New Owner, Cautionary Tales

Earl Louis “Curly” Lambeau (center). the Green Bay icon finished his coaching career in Washington 1952-1953. Here he’s pictured with his coaching staff.

Washington’s change of ownership signals a beacon of hope for a fanbase long devoid of any. The assumption with such a change is that it will bring improvement. Often the improvement is oversold and under-delivered. The explosive growth in the valuations of professional sports franchises is unlike nearly any other investment. As with most investments, those who bought in early have reaped the largest reward. Those who buy in now, with the market at astronomical levels pay the dearest. The pool of possible buyers is quite small. Recent buyers offer a glimpse of what the new owner might bring to the table. Hint; it’s not particularly reassuring.

Humble Beginnings

It’s worth a moment to recount how we got here.

Even casual football fans are somewhat aware of the humble origins of the National Football League. In 1920 eleven regional football team owners met at Ralph Hays’ Hupmobile car dealership in Canton, Ohio. Teams included such stalwarts as the Akron Pros, the Rochester Jeffersons, and the Muncie Flyers. Most of these teams were owned by individual players sponsored by small businesses. The Bears began life as the Decatur Staleys, named for the A.E Staley Manufacturing Co. Ironically, a new Hupmobile cost more than the value of any of the franchises.

The meeting was held in the Showroom after hours with fenders and bumpers for seating with cold beers set in buckets of ice. These were hail fellows well met if there ever were any. Their agreement established the American Professional Football Conference. Within a few years the branding changed to the NFL moniker. It’s a safe bet that no one in that car dealership foresaw what the League would develop into 100 years later. Also safe is the notion that none of them could even have remotely afforded a modern franchise even with adjustments for inflation. These guys were hardly Rockerfellers or Carnegies.

Ralph Hays’ Car Dealership in Canton, Ohio the site of the meeting establishing the NFL in 1920.

When Dan Snyder bought the Burgundy and Gold in 1999 for $800 Million it raised the value of all the other franchises in the League. The selling price 24 years later was $6.05 Billion. It’s a price tag very few can afford.

Modern Owners

There are roughly three categories of NFL owners today. The first is the bloodline group. New York’s Maras, the Steelers’ Rooneys, and the Lions’ Fords among others are in this category. Then there are the ones born outside of the League, but into enough money to buy in. Rob Walton of the Broncos by way of Walmart is one example. Jimmy Haslam of the Browns by way of Flying J is another. Then there are the nouveau riche who made their money in the Real Estate business, Oil, or as Hedge Fund/Private Equity Fund managers. This last group includes Carolina’s David Tepper and Washington’s Josh Harris. There are winners and losers within each category.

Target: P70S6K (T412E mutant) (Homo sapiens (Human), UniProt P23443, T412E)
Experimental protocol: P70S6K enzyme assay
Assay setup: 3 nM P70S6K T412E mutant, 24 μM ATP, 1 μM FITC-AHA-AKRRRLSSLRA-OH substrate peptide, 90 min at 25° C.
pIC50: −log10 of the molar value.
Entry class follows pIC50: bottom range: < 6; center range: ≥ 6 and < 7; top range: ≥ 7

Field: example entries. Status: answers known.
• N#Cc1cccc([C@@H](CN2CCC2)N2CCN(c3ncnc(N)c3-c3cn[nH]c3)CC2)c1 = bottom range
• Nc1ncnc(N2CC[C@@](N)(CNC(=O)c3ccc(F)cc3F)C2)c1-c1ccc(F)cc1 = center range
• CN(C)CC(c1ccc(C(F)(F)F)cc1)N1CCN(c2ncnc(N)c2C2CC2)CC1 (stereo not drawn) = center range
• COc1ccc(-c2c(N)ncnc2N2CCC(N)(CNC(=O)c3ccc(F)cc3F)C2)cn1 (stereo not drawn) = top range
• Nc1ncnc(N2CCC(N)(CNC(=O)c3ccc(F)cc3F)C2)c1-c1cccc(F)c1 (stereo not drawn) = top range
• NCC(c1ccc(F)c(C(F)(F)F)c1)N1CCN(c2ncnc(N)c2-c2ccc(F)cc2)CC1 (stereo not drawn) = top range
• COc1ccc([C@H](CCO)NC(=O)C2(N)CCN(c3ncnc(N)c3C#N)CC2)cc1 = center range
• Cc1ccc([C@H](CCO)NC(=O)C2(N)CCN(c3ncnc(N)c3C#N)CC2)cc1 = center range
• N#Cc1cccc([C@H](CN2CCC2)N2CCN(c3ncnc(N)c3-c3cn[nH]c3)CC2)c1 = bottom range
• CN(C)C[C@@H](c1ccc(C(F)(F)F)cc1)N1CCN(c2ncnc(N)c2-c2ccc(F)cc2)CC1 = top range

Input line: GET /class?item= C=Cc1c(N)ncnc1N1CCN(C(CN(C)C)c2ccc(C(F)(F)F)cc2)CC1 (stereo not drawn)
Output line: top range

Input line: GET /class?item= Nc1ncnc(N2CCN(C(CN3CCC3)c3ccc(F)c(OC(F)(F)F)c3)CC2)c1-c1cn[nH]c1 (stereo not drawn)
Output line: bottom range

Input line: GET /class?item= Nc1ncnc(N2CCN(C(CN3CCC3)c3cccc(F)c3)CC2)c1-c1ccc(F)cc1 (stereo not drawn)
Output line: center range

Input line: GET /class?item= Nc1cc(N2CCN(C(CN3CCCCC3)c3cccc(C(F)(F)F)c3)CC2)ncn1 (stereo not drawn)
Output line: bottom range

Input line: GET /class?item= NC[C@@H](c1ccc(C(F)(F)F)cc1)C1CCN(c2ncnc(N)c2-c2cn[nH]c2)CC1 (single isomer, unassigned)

Michael Bidwell inherited the Cardinals from his father. Along the way he must have taken classes at the Daniel Snyder Finishing School. He has been alleged to have created a hostile work environment. When his General Manager was suspended Bidwell procured burner phones to bypass the suspension. And, his on-field product is lacking. With his father aged and ailing Michael quietly took the reins before becoming Owner in 2019. He became enamored with Kyler Murray out of college as the franchise Quarterback. So much so that he hired Murray’s college coach to lead the team. When that failed, with Murray injured Bidwell cleaned house and started over. The team is now 3-10 after last week’s shocking upset of the Steelers. Articles describe “dysfunction” in the organization. This may be turn out to be a replication of Snyder’s reign.

Jimmy Haslam inherited the Pilot Flying J truck stop business from his father. It is a top-5 private company with annual revenues of ~$20 Billion. He purchased the Cleveland Browns in 2012. Eleven years later he has had one winning season…and five Head Coaches. He disastrously drafted Johnny “Football” Manziel with a Number 1 pick. He finished his two-season career with seven touchdowns and seven interceptions. After nearly of decade of missteps he hired a very good coach in Kevin Stefanski. Then he made the controversial decision to give DeShaun Watson, up to his ears in legal issues at the time, a fully guaranteed contract for some $230 Million. Fellow owners were not enamored with this move. However, after a decade it appeared Haslam had learned some lessons. His team entered this season with considerable promise. Injuries have made a mess of plans. However, Haslam demonstrated that he could learn. Daniel Snyder never could.

David Tepper’s House of Horrors

The most cautionary tale of new ownership is reserved for Carolina’s David Tepper. The Hedge Fund Manager worth some $20 Billion has made a litter box mess of a nice franchise in Charlotte. The listing of miscues would require a proper scroll to enumerate in any detail. Perhaps most telling was one of his early moves to replace the grass at Bank of America Stadium to artificial surface. The reason had nothing to do with football. Just the opposite is true. It was to facilitate more money-making concerts. Players don’t universally despise field turf. However, they do so by a large majority. His unspoken message to the players was that money was more important to him than them.

Tepper made a deal with Rock Hill, South Carolina, just over the line from Charlotte, for a new team headquarters and training facility. Rock Hill forwarded money. The state began construction on an interchange on I-77 to allow easy access. Contractors were hired. Ground was cleared. In the meantime Tepper pulled out of the project. It’s all in court now. Every entity involved is basically suing every other entity involved. The whole thing is an Attorneys Festival. If memories of Frostburg and Richmond are flashing there is good reason.